• 14 with the value of 100 million T-SDRs to be paid through the T-SDRs payment system. Assume that 1 SDRs = 0.647 USD than the 1% commission which has to be paid initially by country A in relation to this operation is 647,000 USD which will be divided between the LLR reserve (388,200 USD), the operational cost ( 64,700 USD) and the remuneration reserve (194,100 USD).  In addition to the general allocation which is renewed each three years, the IDB issue new partial allocation on a monthly basis. These partial allocations are backed by the amount of the LLR reserve in US$. For each additional dollar in the LLR reserve the IDB Group will create the equivalent in T-SDRS of 1.2 dollars. The LLR reserve enables the IDB to play the role of Lender of Last Resort when a member country is facing a balance of payment crisis such that if the level of its international reserves decreases below the threshold of 90 days of imports’ bill. In this case, the country could ask to convert its SDR allocation in US$ and commits to return back this “facility” to the LLR reserve once the situation of its international reserves exceeds 100 days of imports and within three months in all cases. IV.4.b) How to deal with deficit/surplus T-SDRs accounts : the potential role of T-SDRs sukuks  The countries shall not be authorized to overdraft but those among them with positive IDB- 56 intra-trade balance will see the balance of their T-SDRS account increase above the initially allocated amount. The following configuration illustrates a situation where the bilateral trade balance between countries A and B is in favor of the latter. Country B holds more T-SDRs than the amount initially allocated to it where is the opposite holds for country A: Country A T- SDRs A T- SDRs B Electronic T-SDRs plateform Country B LLR Reserve Operational cost Remuneration Reserve 100 millions T-SDRs 647,000 USD 64,700 USD 194,100 USD 388,200 USD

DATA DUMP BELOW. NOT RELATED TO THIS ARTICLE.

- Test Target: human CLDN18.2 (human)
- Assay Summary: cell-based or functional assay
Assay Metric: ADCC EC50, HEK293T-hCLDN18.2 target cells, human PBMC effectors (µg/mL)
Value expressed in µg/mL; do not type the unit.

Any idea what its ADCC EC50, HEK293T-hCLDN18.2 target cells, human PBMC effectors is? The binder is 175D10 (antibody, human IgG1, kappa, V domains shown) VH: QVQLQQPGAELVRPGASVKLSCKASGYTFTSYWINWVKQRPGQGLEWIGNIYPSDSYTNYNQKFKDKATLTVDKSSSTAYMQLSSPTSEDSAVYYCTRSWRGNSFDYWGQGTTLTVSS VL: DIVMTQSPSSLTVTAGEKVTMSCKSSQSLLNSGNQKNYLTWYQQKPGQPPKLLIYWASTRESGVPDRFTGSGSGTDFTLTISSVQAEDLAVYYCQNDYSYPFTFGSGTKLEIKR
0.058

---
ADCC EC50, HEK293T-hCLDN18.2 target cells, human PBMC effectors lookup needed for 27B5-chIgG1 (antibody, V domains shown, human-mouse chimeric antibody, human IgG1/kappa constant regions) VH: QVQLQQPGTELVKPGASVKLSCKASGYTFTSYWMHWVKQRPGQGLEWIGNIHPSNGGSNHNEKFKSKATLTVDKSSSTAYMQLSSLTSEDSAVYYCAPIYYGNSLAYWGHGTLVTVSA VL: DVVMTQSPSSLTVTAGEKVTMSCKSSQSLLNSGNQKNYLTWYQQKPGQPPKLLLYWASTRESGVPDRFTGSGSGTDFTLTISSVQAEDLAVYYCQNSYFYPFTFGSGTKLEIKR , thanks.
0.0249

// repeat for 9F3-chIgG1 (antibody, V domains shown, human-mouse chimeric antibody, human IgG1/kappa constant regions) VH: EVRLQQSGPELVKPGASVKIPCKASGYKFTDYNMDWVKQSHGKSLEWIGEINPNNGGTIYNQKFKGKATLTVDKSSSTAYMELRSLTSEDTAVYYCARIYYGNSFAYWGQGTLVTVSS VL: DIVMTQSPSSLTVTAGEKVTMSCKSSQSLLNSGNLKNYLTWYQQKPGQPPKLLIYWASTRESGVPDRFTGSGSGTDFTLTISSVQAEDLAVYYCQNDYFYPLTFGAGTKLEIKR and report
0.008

• 15  The T-SDRs balance of the countries is allowed to fluctuate for example between 20% and 150% of their initial allocation during the three-year period but each country should end the three-year period with a level equaling the initial allocation. This mechanism brings flexibility and avoids the free-riding problem consisting in benefiting from chronic trade-balance deficit.  Countries with surplus of T-SDRs (like country B in the above case) should be offered an option to invest this surplus. Otherwise, they would not be incited to continue trading with OIC-countries on the basis of T-SDRs transactions and would rather prefer classical financial transaction in USD, euro or any other international currency that could generate remuneration when invested in the international currency markets (for example).One of the mechanisms is to remunerate the surplus of T-SDRs ranging between 100% and 150% with a return on a monthly basis and which is calculated proportionally to the remuneration reserve and the surpluses of the other countries. Another possible mechanism to provide remuneration for the surplus countries could be designed in relation to the project financing by IDB. Let’s assume that a country C ask IDB Group for infrastructure financing of an amount in US$ equivalent to (1.5 BS ) T-SDRs6 . Country C should be encouraged to issue sukuks in T- SDRs which enable it to raise capital in T-SDRs to finance the purchase of commodities and services (in relation to the project) within IDB-56 countries. IDB itself could finance country C through the purchase of T-SDRs sukuks using its IDB's T-SDRs account.Although the sukuk are issued in T-SDRSthe principal is reimbursed in T-SDRs but the "coupons" which benefit to the investors should be paid by country C in USD.  These T-SDRs sukuk will not only reduce the liquidity constraints on IDB Group but also enable the countries with surplus T-SDRs accounts to invest in T-SDRs sukuks. The consequence of this operation is that the T-SDRs account of country C will be credited by the amount of T-SDRs sukuk issuance. This capital will enable the country to finance the operations related to the project backing the sukuks (infrastructure in our case) only in T-SDRs. This is another multiplicative effect which will enhance trade within OIC region since country C will import services and merchandises which could be paid in T-SDRs.If the country needs to imports services or merchandises related to the project outside the OIC-region it should find a voluntary member country which purchase the T-SDRs and sells US$, Euros or any international currency. IDB should stand ready to assist in this regard, in collaboration with say World Bank 6 Therefore, the identification of the characteristics of the project and the potential suppliers among the member countries becomes an essential stage in the structuring of the sukuks. BS Country A AS Country B BS 0A B A BX M    AS